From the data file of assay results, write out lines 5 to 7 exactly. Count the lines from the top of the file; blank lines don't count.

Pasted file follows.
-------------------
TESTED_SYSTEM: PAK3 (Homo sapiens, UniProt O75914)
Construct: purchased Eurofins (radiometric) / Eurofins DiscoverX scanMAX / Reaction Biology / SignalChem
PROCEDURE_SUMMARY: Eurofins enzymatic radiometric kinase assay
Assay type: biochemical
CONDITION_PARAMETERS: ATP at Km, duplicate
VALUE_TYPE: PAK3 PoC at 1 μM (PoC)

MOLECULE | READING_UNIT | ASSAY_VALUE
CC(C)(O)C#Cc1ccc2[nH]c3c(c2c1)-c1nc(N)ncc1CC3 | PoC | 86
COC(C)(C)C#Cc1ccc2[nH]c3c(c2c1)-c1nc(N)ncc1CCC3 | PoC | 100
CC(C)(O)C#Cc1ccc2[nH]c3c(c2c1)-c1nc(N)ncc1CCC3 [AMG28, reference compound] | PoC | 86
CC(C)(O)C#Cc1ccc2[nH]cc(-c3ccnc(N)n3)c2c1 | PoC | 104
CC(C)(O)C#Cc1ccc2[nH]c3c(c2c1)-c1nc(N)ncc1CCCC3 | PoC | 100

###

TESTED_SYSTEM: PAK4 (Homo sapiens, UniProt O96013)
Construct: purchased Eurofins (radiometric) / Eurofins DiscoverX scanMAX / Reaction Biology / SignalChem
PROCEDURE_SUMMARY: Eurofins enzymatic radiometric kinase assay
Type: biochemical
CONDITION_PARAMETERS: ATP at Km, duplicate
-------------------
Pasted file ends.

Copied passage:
CONDITION_PARAMETERS: ATP at Km, duplicate
VALUE_TYPE: PAK3 PoC at 1 μM (PoC)

MOLECULE | READING_UNIT | ASSAY_VALUE